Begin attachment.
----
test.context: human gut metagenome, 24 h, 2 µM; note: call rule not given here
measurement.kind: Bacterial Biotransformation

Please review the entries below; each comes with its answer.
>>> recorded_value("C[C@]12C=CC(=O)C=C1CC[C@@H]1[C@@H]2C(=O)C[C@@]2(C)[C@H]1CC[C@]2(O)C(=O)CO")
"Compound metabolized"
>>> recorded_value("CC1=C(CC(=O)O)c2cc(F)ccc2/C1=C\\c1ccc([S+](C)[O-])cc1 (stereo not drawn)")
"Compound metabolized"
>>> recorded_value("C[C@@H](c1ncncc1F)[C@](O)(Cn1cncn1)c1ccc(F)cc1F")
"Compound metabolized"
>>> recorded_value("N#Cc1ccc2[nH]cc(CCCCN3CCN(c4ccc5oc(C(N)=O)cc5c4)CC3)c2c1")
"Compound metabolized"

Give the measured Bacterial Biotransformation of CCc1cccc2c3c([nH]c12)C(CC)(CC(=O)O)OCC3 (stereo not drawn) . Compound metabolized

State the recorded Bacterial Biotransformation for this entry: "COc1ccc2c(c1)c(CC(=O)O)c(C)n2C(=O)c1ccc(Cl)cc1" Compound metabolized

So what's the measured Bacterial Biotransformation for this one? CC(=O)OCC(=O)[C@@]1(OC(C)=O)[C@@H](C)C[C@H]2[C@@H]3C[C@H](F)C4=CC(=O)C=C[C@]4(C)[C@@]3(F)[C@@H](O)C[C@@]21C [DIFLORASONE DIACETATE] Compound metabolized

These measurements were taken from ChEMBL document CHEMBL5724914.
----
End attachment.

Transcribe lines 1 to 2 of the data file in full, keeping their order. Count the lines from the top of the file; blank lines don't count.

test.context: human gut metagenome, 24 h, 2 µM; note: call rule not given here
measurement.kind: Bacterial Biotransformation